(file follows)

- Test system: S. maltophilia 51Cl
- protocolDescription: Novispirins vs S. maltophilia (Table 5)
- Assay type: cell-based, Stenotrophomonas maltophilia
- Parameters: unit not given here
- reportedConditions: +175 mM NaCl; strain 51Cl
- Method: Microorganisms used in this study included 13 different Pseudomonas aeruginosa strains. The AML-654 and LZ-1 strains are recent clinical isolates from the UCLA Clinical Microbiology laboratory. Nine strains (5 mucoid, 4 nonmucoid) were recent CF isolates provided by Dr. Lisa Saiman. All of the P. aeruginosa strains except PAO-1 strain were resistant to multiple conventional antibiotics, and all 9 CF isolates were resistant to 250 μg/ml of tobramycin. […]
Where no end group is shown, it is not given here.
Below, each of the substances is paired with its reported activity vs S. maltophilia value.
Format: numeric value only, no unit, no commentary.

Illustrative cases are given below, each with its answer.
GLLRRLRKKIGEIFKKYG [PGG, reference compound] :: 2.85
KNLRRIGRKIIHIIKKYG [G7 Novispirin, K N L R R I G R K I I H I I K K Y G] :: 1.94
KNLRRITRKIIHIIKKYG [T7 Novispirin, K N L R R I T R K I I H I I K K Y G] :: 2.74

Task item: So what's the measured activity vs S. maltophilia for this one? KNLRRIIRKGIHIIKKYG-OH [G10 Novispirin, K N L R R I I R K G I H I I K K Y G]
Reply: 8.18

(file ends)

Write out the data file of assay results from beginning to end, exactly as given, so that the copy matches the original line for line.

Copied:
- Test system: S. maltophilia 51Cl
- protocolDescription: Novispirins vs S. maltophilia (Table 5)
- Assay type: cell-based, Stenotrophomonas maltophilia
- Parameters: unit not given here
- reportedConditions: +175 mM NaCl; strain 51Cl
- Method: Microorganisms used in this study included 13 different Pseudomonas aeruginosa strains. The AML-654 and LZ-1 strains are recent clinical isolates from the UCLA Clinical Microbiology laboratory. Nine strains (5 mucoid, 4 nonmucoid) were recent CF isolates provided by Dr. Lisa Saiman. All of the P. aeruginosa strains except PAO-1 strain were resistant to multiple conventional antibiotics, and all 9 CF isolates were resistant to 250 μg/ml of tobramycin. […]
Where no end group is shown, it is not given here.
Below, each of the substances is paired with its reported activity vs S. maltophilia value.
Format: numeric value only, no unit, no commentary.

Illustrative cases are given below, each with its answer.
GLLRRLRKKIGEIFKKYG [PGG, reference compound] :: 2.85
KNLRRIGRKIIHIIKKYG [G7 Novispirin, K N L R R I G R K I I H I I K K Y G] :: 1.94
KNLRRITRKIIHIIKKYG [T7 Novispirin, K N L R R I T R K I I H I I K K Y G] :: 2.74

Task item: So what's the measured activity vs S. maltophilia for this one? KNLRRIIRKGIHIIKKYG-OH [G10 Novispirin, K N L R R I I R K G I H I I K K Y G]
Reply: 8.18